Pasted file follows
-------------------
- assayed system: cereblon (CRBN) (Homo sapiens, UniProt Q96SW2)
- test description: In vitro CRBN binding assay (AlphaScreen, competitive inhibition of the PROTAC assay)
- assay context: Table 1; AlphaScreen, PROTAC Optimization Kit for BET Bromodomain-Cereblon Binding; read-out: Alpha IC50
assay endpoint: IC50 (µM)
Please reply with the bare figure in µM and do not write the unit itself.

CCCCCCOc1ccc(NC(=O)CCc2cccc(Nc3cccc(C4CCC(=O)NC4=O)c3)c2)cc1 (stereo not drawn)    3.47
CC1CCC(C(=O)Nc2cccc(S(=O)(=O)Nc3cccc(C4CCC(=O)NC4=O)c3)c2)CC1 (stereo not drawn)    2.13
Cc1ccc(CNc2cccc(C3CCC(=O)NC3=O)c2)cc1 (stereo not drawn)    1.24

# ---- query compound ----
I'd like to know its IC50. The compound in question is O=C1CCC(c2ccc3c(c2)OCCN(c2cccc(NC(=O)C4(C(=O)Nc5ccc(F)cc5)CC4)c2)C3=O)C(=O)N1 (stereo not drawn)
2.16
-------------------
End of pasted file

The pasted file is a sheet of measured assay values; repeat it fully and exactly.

- assayed system: cereblon (CRBN) (Homo sapiens, UniProt Q96SW2)
- test description: In vitro CRBN binding assay (AlphaScreen, competitive inhibition of the PROTAC assay)
- assay context: Table 1; AlphaScreen, PROTAC Optimization Kit for BET Bromodomain-Cereblon Binding; read-out: Alpha IC50
assay endpoint: IC50 (µM)
Please reply with the bare figure in µM and do not write the unit itself.

CCCCCCOc1ccc(NC(=O)CCc2cccc(Nc3cccc(C4CCC(=O)NC4=O)c3)c2)cc1 (stereo not drawn)    3.47
CC1CCC(C(=O)Nc2cccc(S(=O)(=O)Nc3cccc(C4CCC(=O)NC4=O)c3)c2)CC1 (stereo not drawn)    2.13
Cc1ccc(CNc2cccc(C3CCC(=O)NC3=O)c2)cc1 (stereo not drawn)    1.24

# ---- query compound ----
I'd like to know its IC50. The compound in question is O=C1CCC(c2ccc3c(c2)OCCN(c2cccc(NC(=O)C4(C(=O)Nc5ccc(F)cc5)CC4)c2)C3=O)C(=O)N1 (stereo not drawn)
2.16